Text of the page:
I went to high school in Leigh from 1998-2003 and we never played basketball either, despite the basketball nets. 'Indoor' sports were badminton, trampolining, gymnastics and circuit training. Outdoor were football, RL, cross country running during winter, with athletics, rounders and a small amount of cricket during summer.

Bedford high per chance? I Had exactly the same 

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2 hours ago, tuutaisrambo said:

The skill of being really tall? 😂

Pretty hard to teach that.

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2 hours ago, GUBRATS said:

Plenty of skill in pro basketball , but I lose interest after 3/4 minutes of constant scoring , enjoyed playing it , but boring as hell to watch 

100% agree. I watched a magic vs heat game a few years ago and left after the first half. Most boring 10 minutes of my life God knows how people watch it longer than that. Fun to play awful to watch.

Anyway the USARL doesn't seem to have any teams on the west coast, is there a different league running over there or just no teams?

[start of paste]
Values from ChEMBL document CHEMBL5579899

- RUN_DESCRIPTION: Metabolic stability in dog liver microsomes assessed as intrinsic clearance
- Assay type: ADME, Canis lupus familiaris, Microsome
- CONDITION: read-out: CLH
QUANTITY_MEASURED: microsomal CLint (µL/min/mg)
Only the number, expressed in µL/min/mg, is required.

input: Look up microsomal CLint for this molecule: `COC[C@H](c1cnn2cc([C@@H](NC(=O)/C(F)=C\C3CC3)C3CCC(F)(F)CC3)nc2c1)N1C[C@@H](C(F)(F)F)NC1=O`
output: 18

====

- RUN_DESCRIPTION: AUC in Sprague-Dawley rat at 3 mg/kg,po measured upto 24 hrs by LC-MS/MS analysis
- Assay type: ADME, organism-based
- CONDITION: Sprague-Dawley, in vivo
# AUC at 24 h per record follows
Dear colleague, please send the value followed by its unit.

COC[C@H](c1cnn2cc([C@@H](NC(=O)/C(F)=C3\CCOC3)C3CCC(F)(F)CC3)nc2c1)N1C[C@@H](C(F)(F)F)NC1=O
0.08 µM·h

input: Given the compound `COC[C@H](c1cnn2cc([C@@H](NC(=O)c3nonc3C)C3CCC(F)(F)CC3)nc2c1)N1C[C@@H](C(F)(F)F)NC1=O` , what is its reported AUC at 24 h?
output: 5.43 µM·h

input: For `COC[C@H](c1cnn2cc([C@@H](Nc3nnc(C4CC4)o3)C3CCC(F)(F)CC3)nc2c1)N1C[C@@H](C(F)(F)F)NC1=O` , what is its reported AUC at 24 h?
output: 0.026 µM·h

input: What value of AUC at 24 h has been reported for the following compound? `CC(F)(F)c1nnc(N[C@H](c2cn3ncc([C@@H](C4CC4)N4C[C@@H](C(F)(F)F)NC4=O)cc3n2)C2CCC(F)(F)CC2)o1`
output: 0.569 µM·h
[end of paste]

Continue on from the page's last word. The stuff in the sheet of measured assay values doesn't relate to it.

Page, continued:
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There’s something called the California Rugby League trying to kick off but until this point RL has mostly been played in the eastern part of the country. Pacific Islanders mainly live out west so it’s a place RL will want to try to grow.

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2 hours ago, westside said:

There’s something called the California Rugby League trying to kick off but until this point RL has mostly been played in the eastern part of the country. Pacific Islanders mainly live out west so it’s a place RL will want to try to grow.

I read about a new league starting in Texas a while back too. So there are people trying to give it a go in various places in America. 

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18 hours ago, DC77 said: